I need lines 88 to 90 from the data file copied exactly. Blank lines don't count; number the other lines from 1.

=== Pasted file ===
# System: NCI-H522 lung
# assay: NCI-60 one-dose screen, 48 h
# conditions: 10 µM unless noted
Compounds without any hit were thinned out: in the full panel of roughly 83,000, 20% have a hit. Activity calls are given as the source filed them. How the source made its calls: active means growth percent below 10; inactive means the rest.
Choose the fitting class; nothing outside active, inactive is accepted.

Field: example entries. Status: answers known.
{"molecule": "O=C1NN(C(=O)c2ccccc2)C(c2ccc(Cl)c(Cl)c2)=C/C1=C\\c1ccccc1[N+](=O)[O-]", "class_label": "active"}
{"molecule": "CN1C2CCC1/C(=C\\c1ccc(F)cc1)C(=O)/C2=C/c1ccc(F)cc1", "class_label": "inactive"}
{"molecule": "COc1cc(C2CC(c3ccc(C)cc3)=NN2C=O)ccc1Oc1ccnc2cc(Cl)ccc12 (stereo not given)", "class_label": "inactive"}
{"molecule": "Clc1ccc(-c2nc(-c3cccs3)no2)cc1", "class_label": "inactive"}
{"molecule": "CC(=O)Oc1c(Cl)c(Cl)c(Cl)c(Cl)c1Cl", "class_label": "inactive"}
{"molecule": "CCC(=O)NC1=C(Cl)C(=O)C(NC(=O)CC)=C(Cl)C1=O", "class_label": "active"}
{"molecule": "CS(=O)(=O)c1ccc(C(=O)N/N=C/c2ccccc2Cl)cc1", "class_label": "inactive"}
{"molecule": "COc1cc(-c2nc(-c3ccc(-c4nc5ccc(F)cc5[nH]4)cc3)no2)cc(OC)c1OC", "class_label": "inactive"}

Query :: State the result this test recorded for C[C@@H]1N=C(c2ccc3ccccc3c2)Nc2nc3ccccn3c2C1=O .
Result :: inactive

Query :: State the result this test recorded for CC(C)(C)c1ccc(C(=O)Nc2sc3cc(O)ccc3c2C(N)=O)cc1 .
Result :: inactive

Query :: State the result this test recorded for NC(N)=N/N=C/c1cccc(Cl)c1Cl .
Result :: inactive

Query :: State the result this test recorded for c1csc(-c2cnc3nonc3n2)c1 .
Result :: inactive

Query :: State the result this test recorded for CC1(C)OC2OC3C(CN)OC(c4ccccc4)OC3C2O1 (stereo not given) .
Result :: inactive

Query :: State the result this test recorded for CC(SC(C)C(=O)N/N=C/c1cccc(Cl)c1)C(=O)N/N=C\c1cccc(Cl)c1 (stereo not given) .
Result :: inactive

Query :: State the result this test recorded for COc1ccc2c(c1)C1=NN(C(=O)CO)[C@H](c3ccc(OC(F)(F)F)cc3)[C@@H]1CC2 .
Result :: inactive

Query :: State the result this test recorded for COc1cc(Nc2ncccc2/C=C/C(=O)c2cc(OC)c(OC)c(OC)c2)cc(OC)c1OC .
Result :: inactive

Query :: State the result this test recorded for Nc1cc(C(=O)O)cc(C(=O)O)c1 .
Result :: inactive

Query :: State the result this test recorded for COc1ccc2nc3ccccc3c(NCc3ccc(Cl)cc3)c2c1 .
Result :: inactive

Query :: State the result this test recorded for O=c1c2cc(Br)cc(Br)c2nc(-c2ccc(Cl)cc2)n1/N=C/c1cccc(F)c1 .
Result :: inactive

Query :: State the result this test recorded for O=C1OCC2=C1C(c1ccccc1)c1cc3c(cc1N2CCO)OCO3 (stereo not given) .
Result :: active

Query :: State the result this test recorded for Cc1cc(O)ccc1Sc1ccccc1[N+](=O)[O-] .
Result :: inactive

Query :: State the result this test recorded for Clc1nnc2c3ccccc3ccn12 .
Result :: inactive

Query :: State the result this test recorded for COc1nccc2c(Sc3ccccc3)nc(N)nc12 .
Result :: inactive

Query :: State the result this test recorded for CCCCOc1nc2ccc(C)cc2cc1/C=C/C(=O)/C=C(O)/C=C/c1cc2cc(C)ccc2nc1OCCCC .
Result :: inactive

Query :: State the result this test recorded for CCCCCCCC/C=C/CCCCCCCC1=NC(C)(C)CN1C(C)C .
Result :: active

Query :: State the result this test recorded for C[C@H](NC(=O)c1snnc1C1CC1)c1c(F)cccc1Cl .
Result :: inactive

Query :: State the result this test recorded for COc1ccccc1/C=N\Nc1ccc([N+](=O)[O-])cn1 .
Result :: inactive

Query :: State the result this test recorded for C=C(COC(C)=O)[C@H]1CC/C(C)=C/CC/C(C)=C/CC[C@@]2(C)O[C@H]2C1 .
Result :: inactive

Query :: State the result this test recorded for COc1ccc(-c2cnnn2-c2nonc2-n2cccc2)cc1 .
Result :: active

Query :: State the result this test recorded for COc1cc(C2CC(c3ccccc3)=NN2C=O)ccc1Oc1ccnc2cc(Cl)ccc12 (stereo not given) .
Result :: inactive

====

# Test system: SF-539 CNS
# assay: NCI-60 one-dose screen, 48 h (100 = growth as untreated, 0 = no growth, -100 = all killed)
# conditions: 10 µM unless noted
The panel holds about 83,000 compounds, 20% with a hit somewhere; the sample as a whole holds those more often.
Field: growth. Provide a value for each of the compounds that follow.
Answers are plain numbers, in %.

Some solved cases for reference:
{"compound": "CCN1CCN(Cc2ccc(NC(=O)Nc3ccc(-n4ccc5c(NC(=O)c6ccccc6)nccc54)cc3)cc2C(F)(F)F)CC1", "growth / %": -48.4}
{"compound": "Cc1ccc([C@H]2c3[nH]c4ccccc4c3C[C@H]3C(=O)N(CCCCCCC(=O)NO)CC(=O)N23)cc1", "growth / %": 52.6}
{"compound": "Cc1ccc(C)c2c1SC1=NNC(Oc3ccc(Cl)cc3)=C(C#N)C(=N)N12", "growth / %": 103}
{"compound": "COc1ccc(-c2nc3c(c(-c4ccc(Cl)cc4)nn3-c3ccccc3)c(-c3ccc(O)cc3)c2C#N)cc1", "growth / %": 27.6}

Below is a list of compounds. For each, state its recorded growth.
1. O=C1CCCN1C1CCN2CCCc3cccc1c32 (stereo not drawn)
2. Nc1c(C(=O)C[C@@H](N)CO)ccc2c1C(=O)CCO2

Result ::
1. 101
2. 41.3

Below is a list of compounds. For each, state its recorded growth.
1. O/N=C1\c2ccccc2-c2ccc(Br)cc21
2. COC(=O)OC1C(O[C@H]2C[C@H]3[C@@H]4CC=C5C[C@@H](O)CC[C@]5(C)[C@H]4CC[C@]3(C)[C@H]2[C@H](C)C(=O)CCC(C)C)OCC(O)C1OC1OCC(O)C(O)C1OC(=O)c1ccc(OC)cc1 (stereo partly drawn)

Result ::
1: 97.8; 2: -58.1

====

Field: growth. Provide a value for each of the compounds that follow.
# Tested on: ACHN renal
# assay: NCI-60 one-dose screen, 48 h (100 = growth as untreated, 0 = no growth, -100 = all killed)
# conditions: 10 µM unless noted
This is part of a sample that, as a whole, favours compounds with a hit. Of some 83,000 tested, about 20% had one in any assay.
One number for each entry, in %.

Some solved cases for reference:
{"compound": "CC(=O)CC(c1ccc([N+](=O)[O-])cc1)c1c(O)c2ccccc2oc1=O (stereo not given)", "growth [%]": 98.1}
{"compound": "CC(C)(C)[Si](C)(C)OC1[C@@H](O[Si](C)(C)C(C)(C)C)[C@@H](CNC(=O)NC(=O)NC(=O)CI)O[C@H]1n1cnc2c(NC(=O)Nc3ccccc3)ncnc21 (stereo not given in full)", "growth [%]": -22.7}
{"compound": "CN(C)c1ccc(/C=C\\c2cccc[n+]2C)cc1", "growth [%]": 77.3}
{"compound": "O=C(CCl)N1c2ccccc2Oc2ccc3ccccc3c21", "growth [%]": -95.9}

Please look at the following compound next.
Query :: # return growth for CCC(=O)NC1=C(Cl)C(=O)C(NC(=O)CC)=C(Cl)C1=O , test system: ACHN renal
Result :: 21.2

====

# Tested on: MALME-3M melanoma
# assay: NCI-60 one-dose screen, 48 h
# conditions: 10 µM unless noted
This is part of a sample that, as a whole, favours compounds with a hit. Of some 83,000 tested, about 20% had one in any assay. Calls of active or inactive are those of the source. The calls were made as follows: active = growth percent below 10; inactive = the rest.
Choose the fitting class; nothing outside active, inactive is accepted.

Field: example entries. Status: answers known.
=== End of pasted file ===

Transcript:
One number for each entry, in %.

Some solved cases for reference:
{"compound": "CC(=O)CC(c1ccc([N+](=O)[O-])cc1)c1c(O)c2ccccc2oc1=O (stereo not given)", "growth [%]": 98.1}